Entering its fourth year, the Charlottesville Reading Series brings together three regional writers from disparate backgrounds to share poetry and memoir extracts: Matt MacFarland, Greg Wrenn and Erica Cavanagh. Like most writers, they all have an eye for detail, one that implores us to pay attention to our surroundings, whether to empathize with those unlike us (MacFarland) or to record our natural world so it is preserved for future generations (Wrenn) or to observe other cultures and learn about ourselves (Cavanagh). On Friday at The Bridge PAI, each will offer perspectives and insights that might not otherwise occur to us through the dynamic experience of hearing them read their work aloud.
MacFarland, a native of central Virginia, graduated from UVA’s MFA program in poetry in 2015 and remained in Charlottesville. His poetry manuscript, Singing Saw, was a finalist for the 2016 New Issues Poetry Prize. The title poem, he says, is “a kind of fictitious origin myth” about the found instrument, which produces music MacFarland describes as “a haunting, holy sound.”
Other poems in the collection are persona poems, which allow him to step into another person’s shoes. “The interesting thing about persona poems is inserting a degree of fiction, and inhabiting that other voice,” he says. “An important component of poetry, and art in general, is empathy. It feels like a more and more important component to me in our current American state of affairs,” he says.
MacFarland never expected to become a poet. But after taking a Romantic period poetry class in college, he says, “It clicked for some reason.” For MacFarland, a poem begins with language itself. “I’m really obsessed with etymology,” he says. “I keep in mind that the etymology of poem is [the Greek word] poiein, which means to make. I like to think of it as something you have to work on, to craft.” And now that he has been writing for many years he realizes, in retrospect, “I never felt I had a natural talent for anything except writing poetry.”
Wrenn wrote his first poem in fifth grade.
“I had an electric typewriter and I remember I wrote a poem about a humpback whale,” he says. To this day, marine life continues to fascinate Wrenn, who grew up snorkeling in the Florida Keys and panhandle. Due to “problematic eardrums” he was told he would never be able to scuba dive. But when traveling in Thailand at age 29, Wrenn says, “I decided to ignore the voice of my doctor in my head and get certified as a diver.” Since undergoing ear surgery, he has now completed 160 dives.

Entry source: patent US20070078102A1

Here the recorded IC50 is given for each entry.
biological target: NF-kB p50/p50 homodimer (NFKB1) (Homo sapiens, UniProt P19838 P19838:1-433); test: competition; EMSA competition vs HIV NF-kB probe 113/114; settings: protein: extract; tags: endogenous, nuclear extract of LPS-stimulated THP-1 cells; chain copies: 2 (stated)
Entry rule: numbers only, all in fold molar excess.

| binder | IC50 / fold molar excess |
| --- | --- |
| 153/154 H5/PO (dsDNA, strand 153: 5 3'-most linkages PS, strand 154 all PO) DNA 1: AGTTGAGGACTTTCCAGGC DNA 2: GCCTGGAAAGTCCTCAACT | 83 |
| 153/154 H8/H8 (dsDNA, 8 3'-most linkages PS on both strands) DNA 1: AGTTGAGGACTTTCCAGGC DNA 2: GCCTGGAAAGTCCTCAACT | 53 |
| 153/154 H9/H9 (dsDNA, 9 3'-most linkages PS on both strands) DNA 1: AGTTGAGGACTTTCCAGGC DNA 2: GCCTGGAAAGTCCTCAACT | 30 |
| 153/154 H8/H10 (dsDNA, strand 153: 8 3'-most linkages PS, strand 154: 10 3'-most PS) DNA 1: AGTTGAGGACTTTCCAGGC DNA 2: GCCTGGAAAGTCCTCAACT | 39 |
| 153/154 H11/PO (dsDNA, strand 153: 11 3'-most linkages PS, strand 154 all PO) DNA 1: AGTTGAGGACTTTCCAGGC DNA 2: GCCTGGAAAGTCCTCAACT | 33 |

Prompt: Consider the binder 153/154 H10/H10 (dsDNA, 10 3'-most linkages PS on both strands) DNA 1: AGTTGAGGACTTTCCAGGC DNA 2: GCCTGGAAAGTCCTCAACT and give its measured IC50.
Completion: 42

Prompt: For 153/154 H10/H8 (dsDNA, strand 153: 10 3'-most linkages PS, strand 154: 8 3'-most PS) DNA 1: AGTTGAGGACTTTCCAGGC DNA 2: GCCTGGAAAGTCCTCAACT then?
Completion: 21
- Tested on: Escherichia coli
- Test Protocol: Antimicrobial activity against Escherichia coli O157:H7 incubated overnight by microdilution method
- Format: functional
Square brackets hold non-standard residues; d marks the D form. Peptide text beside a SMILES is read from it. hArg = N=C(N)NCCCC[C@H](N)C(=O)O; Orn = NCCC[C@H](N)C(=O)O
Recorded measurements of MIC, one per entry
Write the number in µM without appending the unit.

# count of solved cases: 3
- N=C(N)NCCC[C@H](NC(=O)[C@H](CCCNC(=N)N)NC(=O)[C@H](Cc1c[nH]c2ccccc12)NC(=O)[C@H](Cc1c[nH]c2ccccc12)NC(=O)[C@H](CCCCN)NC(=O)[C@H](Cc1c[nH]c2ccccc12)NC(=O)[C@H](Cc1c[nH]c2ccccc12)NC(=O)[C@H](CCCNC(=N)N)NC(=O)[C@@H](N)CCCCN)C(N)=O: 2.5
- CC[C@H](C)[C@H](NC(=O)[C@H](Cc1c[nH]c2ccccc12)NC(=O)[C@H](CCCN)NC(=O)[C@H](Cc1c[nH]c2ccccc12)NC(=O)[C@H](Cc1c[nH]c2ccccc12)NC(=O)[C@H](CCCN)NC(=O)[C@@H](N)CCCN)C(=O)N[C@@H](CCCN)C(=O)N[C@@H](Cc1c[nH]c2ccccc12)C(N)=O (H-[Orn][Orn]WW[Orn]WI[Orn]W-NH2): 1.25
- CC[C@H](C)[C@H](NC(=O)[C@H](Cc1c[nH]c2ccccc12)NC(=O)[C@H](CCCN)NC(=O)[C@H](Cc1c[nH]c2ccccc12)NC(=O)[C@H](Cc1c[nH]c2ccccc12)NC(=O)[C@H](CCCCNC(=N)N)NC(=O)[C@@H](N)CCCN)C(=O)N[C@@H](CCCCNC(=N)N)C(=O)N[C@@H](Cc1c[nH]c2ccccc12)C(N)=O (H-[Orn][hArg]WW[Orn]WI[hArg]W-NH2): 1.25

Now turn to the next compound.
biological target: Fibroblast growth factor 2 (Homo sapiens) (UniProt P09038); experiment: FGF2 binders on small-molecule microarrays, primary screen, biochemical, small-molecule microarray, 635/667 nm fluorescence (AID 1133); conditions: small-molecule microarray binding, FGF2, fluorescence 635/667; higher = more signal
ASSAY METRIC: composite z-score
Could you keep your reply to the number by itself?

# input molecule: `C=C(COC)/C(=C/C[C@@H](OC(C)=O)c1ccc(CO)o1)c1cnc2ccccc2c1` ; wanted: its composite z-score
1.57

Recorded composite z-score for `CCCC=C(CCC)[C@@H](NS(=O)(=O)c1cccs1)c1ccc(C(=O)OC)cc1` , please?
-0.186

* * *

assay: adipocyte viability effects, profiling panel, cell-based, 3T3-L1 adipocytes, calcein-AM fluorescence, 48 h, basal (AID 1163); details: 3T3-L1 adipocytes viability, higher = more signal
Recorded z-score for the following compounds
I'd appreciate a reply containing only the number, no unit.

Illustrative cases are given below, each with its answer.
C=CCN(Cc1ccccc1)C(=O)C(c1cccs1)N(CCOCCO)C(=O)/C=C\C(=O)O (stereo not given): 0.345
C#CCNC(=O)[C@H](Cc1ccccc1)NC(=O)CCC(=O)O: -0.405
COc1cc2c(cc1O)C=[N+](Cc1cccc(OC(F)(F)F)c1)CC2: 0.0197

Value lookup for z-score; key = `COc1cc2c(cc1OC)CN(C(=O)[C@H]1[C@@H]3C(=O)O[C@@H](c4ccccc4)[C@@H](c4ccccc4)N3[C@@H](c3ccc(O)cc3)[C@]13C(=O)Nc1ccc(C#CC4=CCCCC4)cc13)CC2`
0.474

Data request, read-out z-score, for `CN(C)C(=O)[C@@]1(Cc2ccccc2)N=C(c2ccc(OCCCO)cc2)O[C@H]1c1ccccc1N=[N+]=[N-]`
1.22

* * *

He also continued to write, and published his poetry collection, Centaur, in 2013. A recent Virginia transplant and professor at JMU, he is working on an “eco-spiritual memoir” called Reef. He describes diving among coral reefs as “a way for me to encounter the incredible beauty of existence but also the inherent impermanence of all things.” He visited a reef in Indonesia in 2015 that astounded him with its beauty, but when he returned there last month it was unrecognizable. “Our collective output of carbon is the principal problem,” he says. “The carbon I put in the air is indirectly and unintentionally destroying what I find so beautiful.”
Reef is structured as a series of letters from Wrenn to his seventh great-niece in the 23rd century. “I want it to be about a relationship,” he says, “how my actions and my civilization affect other human beings.” There are photographs and videos of coral reefs, but only literature, he says, can “record the felt sense of being underwater. …We need to create that record for posterity and for ourselves. We have to come to terms with, literally, what we’re losing.”
Cavanagh, originally from Rochester, New York, and a professor at JMU since 2007, is crafting a memoir about living and working with the Bariba people of Benin, West Africa, while she was in the Peace Corps at age 23. The recollection focuses on what she learned about female strength as identity and its cultural significance. In the Bariba society, she says, “women were not to cry out during childbirth or flinch, just bear down and push. The pressure on them to not show pain was a way to subsume their own pain and trauma. And that perpetuated the kind of oppression they experienced as women.”
She realized that despite major cultural differences, she too had learned from American culture not to express her pain. For example, the tendency to not speak about shameful experiences, she says, “really only compounds the shame and prevents healing. It’s a reflexive narrative in that way. The book itself is an exploration of the ways in which culture can undermine our health.” In her early 20s, all she wanted was to be strong, or at least embody the appearance of strength. But through the course of her experience in Benin, she realized that what she really needed “to be a whole person was love and acceptance, which is eventually what I got through a close relationship with a family there.”